• At least 13 killed, dozens injured in a terrorist attack in Barcelona, Spain

    At least thirteen people were killed and scores injured when a terrorist drove a rented van into a crowded sidewalk in one of Barcelona’s busiest streets. The attack took place early evening Spain’s time (mid-day EST). In March 2004 Spain was hit by the deadliest jihadist attack in Europe, when bombs exploded on commuter trains in Madrid, killing 191 people. Al Qaeda took responsibility for the attack, saying it was in retaliation for Spain joining the U.S.-led invasion of Iraq in 2003.

  • Anti-Semitism on full display in Charlottesville

    Alongside the racism, nativism, and xenophobia on display at Unite the Right rally in Charlottesville, Virginia, the event was also an expression of the animating power of anti-Semitism. Marchers threw Nazi salutes as they waved swastika flags, proudly wore swastika pins and shirts, and shouted “sieg heil!” A sign carried by rally-goers warned that the “Jewish media is going down;” another declared that “Jews are Satan’s children.” “Blood and soil,” which the white supremacists chanted several times, is the translation of the Nazi slogan, “Blut und Boden.” these were only the external trappings of anti-Semitism. The entire Unite the Right rally was built on racial and conspiratorial anti-Semitism.

  • The focal point: White supremacy

    The weekend clashes between white nationalist demonstrators and counterprotesters in Charlottesville, Virginia., which killed a 32-year-old woman and injured others has reignited long-simmering fears that racist hate groups are resurgent nationally and now may feel emboldened to push their goals publicly. Bart Bonikowski, an associate professor in Harvard’s Sociology Department, has studied the discourse of populist movements in the United States and Europe, with an emphasis on the processes that animate nationalist political movements. He says that he doubts that he doubts that the widespread public backlash suggests these groups might dial back their incendiary efforts. “It’s hard to predict the future, but I doubt that this will be the case. As I mentioned, these movements thrive when they receive attention in the media, regardless of whether it’s good or bad. And in this case, they’re getting the media attention as well as support from the president. So, if anything, this is likely to give them an incentive to hold more rallies and become more extremist in their practices.”

  • The First Amendment and the Nazi flag

    In the wake of the 12 August confrontations between protesters and counter-protesters in Charlottesville, Virginia, some progressives are calling for legal restrictions on the display of the Nazi flag. These arguments are entirely understandable, but they often misapply existing First Amendment law, and they suppress free speech values that progressives — more than anyone else — should want to defend, says a Constitutional law expert.

  • Terrorist attack deaths increase in Iraq, the West, despite decrease worldwide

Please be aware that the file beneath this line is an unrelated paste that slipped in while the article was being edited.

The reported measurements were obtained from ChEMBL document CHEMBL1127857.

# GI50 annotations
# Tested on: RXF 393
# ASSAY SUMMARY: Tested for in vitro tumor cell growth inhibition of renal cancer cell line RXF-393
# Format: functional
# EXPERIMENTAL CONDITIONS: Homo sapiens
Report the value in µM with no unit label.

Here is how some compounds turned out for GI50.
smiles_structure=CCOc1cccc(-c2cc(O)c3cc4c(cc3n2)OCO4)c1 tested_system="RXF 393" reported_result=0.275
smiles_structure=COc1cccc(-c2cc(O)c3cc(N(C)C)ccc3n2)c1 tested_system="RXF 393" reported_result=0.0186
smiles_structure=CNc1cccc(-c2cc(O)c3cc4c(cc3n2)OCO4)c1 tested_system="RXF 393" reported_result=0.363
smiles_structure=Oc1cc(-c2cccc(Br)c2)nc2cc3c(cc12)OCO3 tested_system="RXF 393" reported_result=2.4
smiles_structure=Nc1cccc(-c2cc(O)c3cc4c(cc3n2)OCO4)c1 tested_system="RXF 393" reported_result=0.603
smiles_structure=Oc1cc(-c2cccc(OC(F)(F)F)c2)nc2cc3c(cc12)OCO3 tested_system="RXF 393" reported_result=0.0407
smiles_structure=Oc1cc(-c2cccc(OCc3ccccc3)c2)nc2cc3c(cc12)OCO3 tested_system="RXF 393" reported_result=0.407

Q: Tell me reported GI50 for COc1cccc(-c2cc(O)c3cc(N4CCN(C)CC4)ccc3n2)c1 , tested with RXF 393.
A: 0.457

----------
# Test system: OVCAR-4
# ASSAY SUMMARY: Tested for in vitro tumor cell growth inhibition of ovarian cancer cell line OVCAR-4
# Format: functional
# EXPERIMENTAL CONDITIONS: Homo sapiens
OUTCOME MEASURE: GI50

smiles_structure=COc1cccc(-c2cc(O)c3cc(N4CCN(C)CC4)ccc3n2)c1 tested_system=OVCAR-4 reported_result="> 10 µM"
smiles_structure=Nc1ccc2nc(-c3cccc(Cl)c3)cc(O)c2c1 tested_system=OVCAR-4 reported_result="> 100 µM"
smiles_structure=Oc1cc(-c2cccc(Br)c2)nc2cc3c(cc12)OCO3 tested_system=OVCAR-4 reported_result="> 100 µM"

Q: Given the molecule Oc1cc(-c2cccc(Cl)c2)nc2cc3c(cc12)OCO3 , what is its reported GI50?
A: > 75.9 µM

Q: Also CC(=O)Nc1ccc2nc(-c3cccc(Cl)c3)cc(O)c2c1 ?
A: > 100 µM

The number of terrorist attacks and resulting deaths worldwide decreased in 2016, but an increase in activity in Iraq and the ongoing violence of tISIS curbed the reduction, according to a new report from the National Consortium for the Study of Terrorism and Responses to Terrorism’s Global Terrorism Database (GTD). In 2016, more than 13,400 terrorist attacks took place around the world, resulting in more than 34,000 total deaths, including more than 11,600 perpetrator deaths. This represents a 9 percent decrease in the total number of terrorist attacks, and a 10 percent decrease in the total number of deaths, in comparison to 2015.

  • Far-right extremists far greater threat than left-wing militants: Experts

    Leaving aside the moral issues raised by President Donald Trump’s unsettling insistence on equating neo-Nazis and anti-Nazis, experts say that the president’s assertion, in his Tuesday’s press conference, that left-inspired violence in the United States is as bad as violence generated by the extreme right, is patently false. The FBI, DHS, and state and local law enforcement consider right-wing extremists to be an order of magnitude more dangerous to public safety in the United States than left-leaning extremists. Domestic security experts estimate that there are 400,000-500,000 Americans who are affiliated, in one way or another, with various right-wing extremist groups, compared with a few thousand Antifa, Black Box, and other militant left-wing activists.

  • The seeds of the alt-right, America’s emergent right-wing populist movement

    Over the past year, far-right activists – which some have labeled the “alt-right” – have gone from being an obscure, largely online subculture to a player at the very center of American politics. Long relegated to the cultural and political fringe, alt-right activists were among the most enthusiastic supporters of Donald Trump. Former Breitbart.com executive Steve Bannon – who declared the website “the platform for the alt-right” – is the president’s chief political strategist. To its critics, the alt-right is just a code term for white nationalism, a much-maligned ideology associated with neo-Nazis and Klansmen. The movement, however, is more nuanced, encompassing a much broader spectrum of right-wing activists and intellectuals. Unlike old-school white nationalist movements, the alt-right has endeavored to create a self-sustaining counterculture, which includes a distinct vernacular, memes, symbols and a number of blogs and alternative media outlets. Now that it has been mobilized, the alt-right is gaining a firmer foothold in American politics.

  • New edition of Ten Ways to Fight Hate guide released